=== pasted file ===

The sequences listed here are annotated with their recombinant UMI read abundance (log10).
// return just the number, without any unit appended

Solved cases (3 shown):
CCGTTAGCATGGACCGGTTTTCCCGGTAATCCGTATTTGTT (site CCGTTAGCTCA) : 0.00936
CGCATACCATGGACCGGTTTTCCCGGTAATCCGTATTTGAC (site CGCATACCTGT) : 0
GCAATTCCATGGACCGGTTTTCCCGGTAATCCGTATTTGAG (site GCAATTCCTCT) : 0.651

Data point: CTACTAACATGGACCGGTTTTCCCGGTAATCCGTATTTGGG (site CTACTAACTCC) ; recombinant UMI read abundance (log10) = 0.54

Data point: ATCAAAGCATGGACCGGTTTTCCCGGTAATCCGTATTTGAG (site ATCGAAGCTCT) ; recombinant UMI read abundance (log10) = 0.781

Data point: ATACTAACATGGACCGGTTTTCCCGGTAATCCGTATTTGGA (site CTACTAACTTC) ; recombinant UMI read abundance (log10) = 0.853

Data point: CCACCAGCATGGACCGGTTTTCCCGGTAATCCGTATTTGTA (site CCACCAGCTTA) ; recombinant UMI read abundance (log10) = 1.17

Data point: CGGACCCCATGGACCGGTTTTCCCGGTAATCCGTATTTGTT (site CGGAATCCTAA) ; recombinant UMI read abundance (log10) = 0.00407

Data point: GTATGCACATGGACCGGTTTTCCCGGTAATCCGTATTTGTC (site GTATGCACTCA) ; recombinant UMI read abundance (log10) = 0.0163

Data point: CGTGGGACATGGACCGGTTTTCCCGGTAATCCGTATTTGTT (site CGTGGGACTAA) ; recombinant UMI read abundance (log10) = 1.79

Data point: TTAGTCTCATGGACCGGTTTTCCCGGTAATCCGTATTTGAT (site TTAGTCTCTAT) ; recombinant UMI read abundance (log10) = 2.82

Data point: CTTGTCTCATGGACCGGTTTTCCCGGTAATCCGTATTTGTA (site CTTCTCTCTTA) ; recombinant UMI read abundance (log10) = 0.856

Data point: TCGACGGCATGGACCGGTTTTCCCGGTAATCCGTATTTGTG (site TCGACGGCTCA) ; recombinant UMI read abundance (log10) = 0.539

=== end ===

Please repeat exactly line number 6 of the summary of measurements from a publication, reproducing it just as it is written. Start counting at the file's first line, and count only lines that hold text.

GCAATTCCATGGACCGGTTTTCCCGGTAATCCGTATTTGAG (site GCAATTCCTCT) : 0.651